Chapter 11, Modern Systematic Methods, is a tutorial on methods for studying the pattern of life. Though this chapter gives some new insights, it is not especially controversial. Readers already familiar with the subject can skip this chapter without loss of continuity.

Chapter 12, Evolutionary Illusions, shows how words and imagery are used to create the illusion of ancestry. This is crucial reading for clarifying the origins debate.

Chapter 13, The Fossil Record, draws the three previous chapters together, showing that fossils are evidence for message theory, and against evolution. This chapter is largely documentary.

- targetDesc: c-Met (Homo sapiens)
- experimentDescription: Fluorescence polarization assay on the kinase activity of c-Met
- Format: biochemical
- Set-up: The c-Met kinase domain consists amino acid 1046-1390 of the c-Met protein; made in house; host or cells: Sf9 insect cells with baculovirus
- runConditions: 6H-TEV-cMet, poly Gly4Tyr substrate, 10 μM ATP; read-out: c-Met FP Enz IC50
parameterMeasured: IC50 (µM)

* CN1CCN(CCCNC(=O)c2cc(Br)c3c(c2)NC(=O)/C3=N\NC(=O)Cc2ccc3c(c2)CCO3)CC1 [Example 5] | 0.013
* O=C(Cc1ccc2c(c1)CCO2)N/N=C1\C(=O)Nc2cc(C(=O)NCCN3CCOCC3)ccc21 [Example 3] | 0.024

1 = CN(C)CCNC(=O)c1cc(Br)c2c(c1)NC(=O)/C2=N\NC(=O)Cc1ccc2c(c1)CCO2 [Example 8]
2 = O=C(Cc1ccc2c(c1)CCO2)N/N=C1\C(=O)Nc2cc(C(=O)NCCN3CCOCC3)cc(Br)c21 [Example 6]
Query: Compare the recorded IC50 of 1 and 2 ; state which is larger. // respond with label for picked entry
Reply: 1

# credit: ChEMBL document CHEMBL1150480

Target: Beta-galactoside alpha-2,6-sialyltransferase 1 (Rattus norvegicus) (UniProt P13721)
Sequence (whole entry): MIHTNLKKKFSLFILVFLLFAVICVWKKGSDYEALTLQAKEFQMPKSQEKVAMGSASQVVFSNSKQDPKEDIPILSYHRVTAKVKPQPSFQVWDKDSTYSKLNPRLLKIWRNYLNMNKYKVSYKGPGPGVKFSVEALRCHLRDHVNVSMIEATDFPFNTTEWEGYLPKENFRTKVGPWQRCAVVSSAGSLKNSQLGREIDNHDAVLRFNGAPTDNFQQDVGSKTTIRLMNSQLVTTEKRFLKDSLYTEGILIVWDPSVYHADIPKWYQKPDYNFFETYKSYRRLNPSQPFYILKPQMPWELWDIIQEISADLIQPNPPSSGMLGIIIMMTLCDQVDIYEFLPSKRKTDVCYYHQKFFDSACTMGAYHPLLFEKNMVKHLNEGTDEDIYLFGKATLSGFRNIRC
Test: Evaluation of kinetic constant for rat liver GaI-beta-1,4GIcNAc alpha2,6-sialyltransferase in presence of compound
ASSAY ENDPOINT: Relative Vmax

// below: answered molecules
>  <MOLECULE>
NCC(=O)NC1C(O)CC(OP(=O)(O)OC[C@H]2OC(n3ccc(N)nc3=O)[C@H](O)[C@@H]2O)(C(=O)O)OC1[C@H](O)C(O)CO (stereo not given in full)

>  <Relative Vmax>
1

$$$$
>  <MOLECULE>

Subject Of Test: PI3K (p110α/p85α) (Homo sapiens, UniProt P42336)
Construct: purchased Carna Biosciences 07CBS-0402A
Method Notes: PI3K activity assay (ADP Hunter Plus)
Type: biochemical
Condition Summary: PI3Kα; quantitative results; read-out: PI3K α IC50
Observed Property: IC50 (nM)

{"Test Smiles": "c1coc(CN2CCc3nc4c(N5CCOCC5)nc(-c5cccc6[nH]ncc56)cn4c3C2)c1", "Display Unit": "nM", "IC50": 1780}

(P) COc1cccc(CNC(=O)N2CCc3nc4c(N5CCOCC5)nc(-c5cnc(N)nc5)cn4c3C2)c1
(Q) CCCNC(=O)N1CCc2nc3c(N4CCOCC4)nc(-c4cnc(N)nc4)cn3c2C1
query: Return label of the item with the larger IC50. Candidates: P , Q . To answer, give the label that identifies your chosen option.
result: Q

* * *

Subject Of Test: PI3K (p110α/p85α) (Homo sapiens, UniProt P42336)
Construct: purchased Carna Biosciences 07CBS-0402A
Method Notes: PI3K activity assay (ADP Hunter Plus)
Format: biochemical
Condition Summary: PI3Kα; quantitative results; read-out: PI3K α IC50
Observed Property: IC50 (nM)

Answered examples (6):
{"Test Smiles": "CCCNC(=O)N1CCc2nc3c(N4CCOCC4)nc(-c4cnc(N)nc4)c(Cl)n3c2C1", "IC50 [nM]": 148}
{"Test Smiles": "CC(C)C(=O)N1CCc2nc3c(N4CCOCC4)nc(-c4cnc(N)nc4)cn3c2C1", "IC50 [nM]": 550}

Chapter 14, Punctuated Equilibria, shows the modern evolutionists' theoretical response to the observational setbacks of the fossil record. The chapter exposes (for the first time) the purpose behind the punctuationists' curious emphasis an speciation.

Chapter 15, Hierarchy Theory, shows how modern theorists have shifted away from phylogeny, to life's nested hierarchy, as the major prediction of evolution. This chapter dismantles the illusions created by punctuated equilibria, hierarchy theory, pluralism, and anti-reductionism.

Chapter 16, Nested Hierarchy and Convergence, examines the pattern of life in morphology space. It shows that message theory predicts nested hierarchy and "convergence" - while evolution never did. Also, Darwin's riddle is cleanly solved. This is a key chapter, though it cannot be fully appreciated without the groundwork laid earlier.